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My college students on the baseball and softball teams had their first official days of practice last week. Here in Pennsylvania, we’re a long way from the trappings of practice spring training promises—grass thick and lush even in the desert, the kind of sunlight that makes everyone squint. Instead, last week, this week, likely all through February until they, too, head south for spring break, practice means the gymnasium, the thunk of leather against thick dividing curtains, the rubbery thump of sneakers on the indoor track.

In my own Januaries past, waiting for the season to start, for the snow to melt, a gym was central, too, but we couldn’t even call it practice. Winter meetings could only be “open gym,” voluntary until the first of March. Most of the time, only two of us came, pitcher and catcher, the ones who didn’t play basketball, too. We weren’t settling into the careful curtaining around a JUGS machine, but rather the multipurpose but unmodifiable confines of the elementary school gymnasium—the only space in the district free two nights a week. It was floored with tough brown tile, not wood—the kind that probably contained asbestos, not yet mandated for remediation. At one end of the space, rolled up wrestling mats. At the other, a carpeted stage hung with the red curtains that opened and closed on choir concerts and band, assembly speakers and the principal dressed up as Santa once a year. On that stage, years before high school and decades ago now, I was a seal in a circus and an eight-year-old Mother Goose—silly fabrications that never felt real, even in childhood’s wildest imaginings.

The open gym nights were their own silly fabrications, but they still scraped reality’s surface. A literal example: When a lunge for a particularly wild pitch carried me off the matting I crouched on, the pads’ hard plastic drew opaque scratches on the floorwax. One more figurative: this was where my pitcher, Amy, perfected her drop; this was where I learned how to block it, though when it mattered—in a game, that always means, though I know now how little it all mattered and still how much it did—I’d be slapping the red dust from my mitt after.

Practice is not the game. Skill-drills and clinics are even less so. But in January, when the infield grass feels like a far-off dream, when the good, soft dirt is frozen still, the sound of the ball’s living pop into the mitt, the sight and muscle-memory of the arm extending—it’s still better than I imagined.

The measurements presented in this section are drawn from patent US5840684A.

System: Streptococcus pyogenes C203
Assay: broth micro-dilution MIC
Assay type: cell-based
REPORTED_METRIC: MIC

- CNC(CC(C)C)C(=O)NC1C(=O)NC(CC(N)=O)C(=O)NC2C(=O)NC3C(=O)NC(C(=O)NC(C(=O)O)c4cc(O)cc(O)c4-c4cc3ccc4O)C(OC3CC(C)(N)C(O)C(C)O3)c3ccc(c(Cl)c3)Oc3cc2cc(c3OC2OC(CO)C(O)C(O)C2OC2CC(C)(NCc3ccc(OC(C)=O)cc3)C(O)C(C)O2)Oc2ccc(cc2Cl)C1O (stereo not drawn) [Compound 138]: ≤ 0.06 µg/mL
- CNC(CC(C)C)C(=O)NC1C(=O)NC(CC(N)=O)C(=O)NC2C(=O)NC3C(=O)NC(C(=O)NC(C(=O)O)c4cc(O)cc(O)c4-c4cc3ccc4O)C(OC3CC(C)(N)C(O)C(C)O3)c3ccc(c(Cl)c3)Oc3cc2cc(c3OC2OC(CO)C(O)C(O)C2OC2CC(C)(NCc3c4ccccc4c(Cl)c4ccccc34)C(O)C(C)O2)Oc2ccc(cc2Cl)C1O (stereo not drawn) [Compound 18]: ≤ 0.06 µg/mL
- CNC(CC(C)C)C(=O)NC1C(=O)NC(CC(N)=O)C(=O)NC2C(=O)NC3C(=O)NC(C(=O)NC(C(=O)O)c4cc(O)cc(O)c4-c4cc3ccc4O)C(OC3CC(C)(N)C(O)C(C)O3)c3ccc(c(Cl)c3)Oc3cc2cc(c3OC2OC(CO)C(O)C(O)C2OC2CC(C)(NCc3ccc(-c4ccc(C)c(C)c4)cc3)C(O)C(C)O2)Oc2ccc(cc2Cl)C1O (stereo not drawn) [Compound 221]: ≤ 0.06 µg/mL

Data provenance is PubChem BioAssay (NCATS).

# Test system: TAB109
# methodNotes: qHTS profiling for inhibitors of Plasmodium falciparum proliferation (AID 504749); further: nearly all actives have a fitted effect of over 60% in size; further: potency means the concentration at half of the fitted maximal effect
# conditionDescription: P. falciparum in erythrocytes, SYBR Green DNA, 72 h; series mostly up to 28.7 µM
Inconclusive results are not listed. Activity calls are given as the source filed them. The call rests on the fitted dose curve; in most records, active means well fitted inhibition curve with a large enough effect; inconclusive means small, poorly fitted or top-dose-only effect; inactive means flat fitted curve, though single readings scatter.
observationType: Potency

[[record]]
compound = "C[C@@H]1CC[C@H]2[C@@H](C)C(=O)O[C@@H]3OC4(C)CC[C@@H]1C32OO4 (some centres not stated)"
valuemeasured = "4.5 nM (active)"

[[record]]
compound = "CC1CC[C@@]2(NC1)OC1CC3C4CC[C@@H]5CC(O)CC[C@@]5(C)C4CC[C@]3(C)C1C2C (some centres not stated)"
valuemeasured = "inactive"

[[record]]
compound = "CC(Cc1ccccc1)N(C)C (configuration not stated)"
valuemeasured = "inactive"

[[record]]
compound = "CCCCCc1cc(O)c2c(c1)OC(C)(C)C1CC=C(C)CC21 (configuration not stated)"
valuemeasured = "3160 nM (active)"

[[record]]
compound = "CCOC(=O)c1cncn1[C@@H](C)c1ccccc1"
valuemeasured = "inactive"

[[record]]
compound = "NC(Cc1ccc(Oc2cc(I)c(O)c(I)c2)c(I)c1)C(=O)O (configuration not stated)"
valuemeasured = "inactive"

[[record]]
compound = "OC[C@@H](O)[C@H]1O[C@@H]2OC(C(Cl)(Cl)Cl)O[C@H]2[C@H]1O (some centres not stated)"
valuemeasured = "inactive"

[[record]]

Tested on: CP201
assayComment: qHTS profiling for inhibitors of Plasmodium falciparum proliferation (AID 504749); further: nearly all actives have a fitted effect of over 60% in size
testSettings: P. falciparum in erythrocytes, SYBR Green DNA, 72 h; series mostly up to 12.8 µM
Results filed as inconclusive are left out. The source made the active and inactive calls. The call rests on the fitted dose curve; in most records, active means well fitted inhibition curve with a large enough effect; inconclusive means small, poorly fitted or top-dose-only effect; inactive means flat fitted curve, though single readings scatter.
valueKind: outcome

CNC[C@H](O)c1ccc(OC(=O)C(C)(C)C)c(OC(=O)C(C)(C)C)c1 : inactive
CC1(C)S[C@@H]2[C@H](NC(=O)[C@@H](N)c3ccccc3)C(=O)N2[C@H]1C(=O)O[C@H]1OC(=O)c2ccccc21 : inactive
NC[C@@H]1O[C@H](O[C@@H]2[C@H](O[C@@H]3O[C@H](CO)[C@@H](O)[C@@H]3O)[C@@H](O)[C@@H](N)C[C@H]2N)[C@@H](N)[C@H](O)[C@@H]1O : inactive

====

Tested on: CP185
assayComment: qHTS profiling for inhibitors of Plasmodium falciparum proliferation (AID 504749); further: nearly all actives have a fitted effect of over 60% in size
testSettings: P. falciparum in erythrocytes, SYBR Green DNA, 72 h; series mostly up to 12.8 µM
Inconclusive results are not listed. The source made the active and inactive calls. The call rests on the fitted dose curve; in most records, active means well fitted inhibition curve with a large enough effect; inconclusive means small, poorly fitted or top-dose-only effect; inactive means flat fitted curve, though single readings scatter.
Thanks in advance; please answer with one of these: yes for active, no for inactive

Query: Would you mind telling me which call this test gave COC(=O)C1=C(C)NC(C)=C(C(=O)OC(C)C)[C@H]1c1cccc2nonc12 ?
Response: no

COLLUSION ARISES by James Fegan

WHITE MALE ANALYST WITH LITTLE OFFICE CLOUT INEXPLICABLY USING A CARDBOARD PRESENTATION BOARD: …Ideally the revenue of a home playoff game or two in the immediate, could help offset the back end of five-year deal with Arrieta–

[A clash of hooves is heard just before a terrifying black steed bursts through the glass doors of the conference room. Mounted on the steed is a cloaked rider who, in place of a head, has a flaming jack-o-lantern that roars in terrifying laughter. The smell of brimstone is unmistakable.]

WMAWLOCIUACPB: Uh, like I said, Arrieta would provide an instant boost to the ro–

[The rider draws a gleaming and tremendous sword from his waist, and in a single swoop, cuts the display board in half. The estimated loss in property to the franchise is $27.78]

RIDER: 31 YEARS TO THE DAY I LAST RODE–

SUDDENLY ENRAGED GENERAL MANAGER: Maybe you can explain why you just destroyed the product of our entire monthly pro scouting budget.

RIDER: 31 YEARS TO THE DAY I LAST RODE! I–HAHA–HAVE ARISEN WITH THE FOG OF DEATH IN MY WAKE. AN ANCIENT CURSE–

SEGM: Interruptions aside, this Arrieta talk is ridiculous.

RIDER: An ancient–[coughs]–AN ANCIENT CURSE WAS CAST TO ENSURE THAT I WOULD RISE AGAIN EVERY 31 YEARS, IN FULFILLMENT OF AN UNHOLY–

SEGM: What level of certainty can we even place on, what? An upgrade likely in the band of 1-2 wins? For 4/80? More? With his injury history and command profile? You want me to take that upstairs?

RIDER: THE MOST UNHOLY CORPORATE CONSULTING CONTRACT

[The rider demounts, hops onto the conference table, flipping a plate of bagels, and brandishes his sword]

RIDER: EVERY 31 YEARS I RISE FROM THE FIERY DEPTHS OF THE CORPORATE CONSULTING WORLD, TO PLAGUE THE BASEBALL LANDSCAPE WITH A WEAKNESS OF SPIRIT, A TERROR FOR RISK, A FEAR OF BOLDN–

WMAWLOCIUACPB: I have a second presentation about Jeremy Hellickson, but it’s only on flash cards at this point.

SEGM: Flash cards?

[Rider sheaths his sword in disgust, hops off conference table quietly]

WMAWLOCIUACPB: We can pass them around.

[Rider starts to walk his steed out back through the gap where the now-shattered glass pane used to stand]

SEGM: OK, sounds good.

Thank you for reading

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